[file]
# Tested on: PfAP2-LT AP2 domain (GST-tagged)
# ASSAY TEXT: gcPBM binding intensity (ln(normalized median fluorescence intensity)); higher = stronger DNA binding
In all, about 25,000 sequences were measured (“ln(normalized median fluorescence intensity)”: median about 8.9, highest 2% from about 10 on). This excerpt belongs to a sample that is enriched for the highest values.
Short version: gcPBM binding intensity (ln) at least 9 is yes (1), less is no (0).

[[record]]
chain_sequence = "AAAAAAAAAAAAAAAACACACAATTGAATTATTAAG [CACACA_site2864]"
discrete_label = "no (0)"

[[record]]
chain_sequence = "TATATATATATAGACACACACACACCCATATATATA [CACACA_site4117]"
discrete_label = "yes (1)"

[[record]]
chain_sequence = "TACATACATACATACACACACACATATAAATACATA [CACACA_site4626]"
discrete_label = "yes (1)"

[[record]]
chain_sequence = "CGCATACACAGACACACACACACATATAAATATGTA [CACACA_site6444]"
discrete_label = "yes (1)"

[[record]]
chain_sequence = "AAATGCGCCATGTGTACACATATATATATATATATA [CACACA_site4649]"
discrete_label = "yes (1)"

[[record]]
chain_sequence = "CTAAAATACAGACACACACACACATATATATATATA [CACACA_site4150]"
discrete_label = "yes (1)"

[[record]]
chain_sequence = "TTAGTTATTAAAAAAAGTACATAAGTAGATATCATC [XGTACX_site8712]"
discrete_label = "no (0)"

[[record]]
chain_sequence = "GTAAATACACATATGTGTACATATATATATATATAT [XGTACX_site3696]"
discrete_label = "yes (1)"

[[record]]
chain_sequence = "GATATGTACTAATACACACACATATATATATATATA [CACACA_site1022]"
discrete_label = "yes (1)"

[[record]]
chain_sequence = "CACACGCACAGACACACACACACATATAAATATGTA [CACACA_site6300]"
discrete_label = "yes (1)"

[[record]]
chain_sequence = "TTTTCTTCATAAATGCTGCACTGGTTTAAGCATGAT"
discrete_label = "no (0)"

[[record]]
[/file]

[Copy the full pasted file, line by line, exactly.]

# Tested on: PfAP2-LT AP2 domain (GST-tagged)
# ASSAY TEXT: gcPBM binding intensity (ln(normalized median fluorescence intensity)); higher = stronger DNA binding
In all, about 25,000 sequences were measured (“ln(normalized median fluorescence intensity)”: median about 8.9, highest 2% from about 10 on). This excerpt belongs to a sample that is enriched for the highest values.
Short version: gcPBM binding intensity (ln) at least 9 is yes (1), less is no (0).

[[record]]
chain_sequence = "AAAAAAAAAAAAAAAACACACAATTGAATTATTAAG [CACACA_site2864]"
discrete_label = "no (0)"

[[record]]
chain_sequence = "TATATATATATAGACACACACACACCCATATATATA [CACACA_site4117]"
discrete_label = "yes (1)"

[[record]]
chain_sequence = "TACATACATACATACACACACACATATAAATACATA [CACACA_site4626]"
discrete_label = "yes (1)"

[[record]]
chain_sequence = "CGCATACACAGACACACACACACATATAAATATGTA [CACACA_site6444]"
discrete_label = "yes (1)"

[[record]]
chain_sequence = "AAATGCGCCATGTGTACACATATATATATATATATA [CACACA_site4649]"
discrete_label = "yes (1)"

[[record]]
chain_sequence = "CTAAAATACAGACACACACACACATATATATATATA [CACACA_site4150]"
discrete_label = "yes (1)"

[[record]]
chain_sequence = "TTAGTTATTAAAAAAAGTACATAAGTAGATATCATC [XGTACX_site8712]"
discrete_label = "no (0)"

[[record]]
chain_sequence = "GTAAATACACATATGTGTACATATATATATATATAT [XGTACX_site3696]"
discrete_label = "yes (1)"

[[record]]
chain_sequence = "GATATGTACTAATACACACACATATATATATATATA [CACACA_site1022]"
discrete_label = "yes (1)"

[[record]]
chain_sequence = "CACACGCACAGACACACACACACATATAAATATGTA [CACACA_site6300]"
discrete_label = "yes (1)"

[[record]]
chain_sequence = "TTTTCTTCATAAATGCTGCACTGGTTTAAGCATGAT"
discrete_label = "no (0)"

[[record]]